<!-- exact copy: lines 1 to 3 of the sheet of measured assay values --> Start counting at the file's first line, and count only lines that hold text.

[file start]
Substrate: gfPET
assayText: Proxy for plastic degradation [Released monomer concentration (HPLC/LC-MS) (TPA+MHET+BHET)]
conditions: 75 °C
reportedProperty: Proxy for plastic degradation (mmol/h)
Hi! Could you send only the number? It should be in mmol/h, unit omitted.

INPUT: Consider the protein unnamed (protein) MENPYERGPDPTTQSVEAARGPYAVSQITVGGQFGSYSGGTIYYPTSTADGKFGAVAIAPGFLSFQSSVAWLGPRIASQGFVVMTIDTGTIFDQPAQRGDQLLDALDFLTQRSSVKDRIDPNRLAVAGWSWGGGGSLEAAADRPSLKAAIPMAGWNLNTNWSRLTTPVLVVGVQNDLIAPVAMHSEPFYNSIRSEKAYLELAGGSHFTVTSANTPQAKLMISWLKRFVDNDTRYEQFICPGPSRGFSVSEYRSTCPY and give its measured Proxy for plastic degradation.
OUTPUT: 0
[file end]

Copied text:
Substrate: gfPET
assayText: Proxy for plastic degradation [Released monomer concentration (HPLC/LC-MS) (TPA+MHET+BHET)]
conditions: 75 °C